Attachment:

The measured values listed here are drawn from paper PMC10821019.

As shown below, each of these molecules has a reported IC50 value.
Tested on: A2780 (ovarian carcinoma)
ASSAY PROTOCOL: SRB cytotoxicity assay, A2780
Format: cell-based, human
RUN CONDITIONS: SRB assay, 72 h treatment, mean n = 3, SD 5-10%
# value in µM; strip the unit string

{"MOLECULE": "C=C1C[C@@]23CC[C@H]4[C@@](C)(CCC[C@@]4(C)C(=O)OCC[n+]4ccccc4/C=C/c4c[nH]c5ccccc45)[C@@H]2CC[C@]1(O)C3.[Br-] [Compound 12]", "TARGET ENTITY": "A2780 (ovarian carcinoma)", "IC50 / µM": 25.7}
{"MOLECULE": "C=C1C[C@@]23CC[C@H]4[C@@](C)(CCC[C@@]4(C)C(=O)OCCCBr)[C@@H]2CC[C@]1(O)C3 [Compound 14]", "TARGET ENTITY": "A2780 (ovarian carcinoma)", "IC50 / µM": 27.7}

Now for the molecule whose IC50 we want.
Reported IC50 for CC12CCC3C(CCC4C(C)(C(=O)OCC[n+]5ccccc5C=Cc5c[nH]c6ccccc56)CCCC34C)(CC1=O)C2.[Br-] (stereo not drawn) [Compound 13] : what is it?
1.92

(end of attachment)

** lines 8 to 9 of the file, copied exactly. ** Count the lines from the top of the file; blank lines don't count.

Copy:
{"MOLECULE": "C=C1C[C@@]23CC[C@H]4[C@@](C)(CCC[C@@]4(C)C(=O)OCC[n+]4ccccc4/C=C/c4c[nH]c5ccccc45)[C@@H]2CC[C@]1(O)C3.[Br-] [Compound 12]", "TARGET ENTITY": "A2780 (ovarian carcinoma)", "IC50 / µM": 25.7}
{"MOLECULE": "C=C1C[C@@]23CC[C@H]4[C@@](C)(CCC[C@@]4(C)C(=O)OCCCBr)[C@@H]2CC[C@]1(O)C3 [Compound 14]", "TARGET ENTITY": "A2780 (ovarian carcinoma)", "IC50 / µM": 27.7}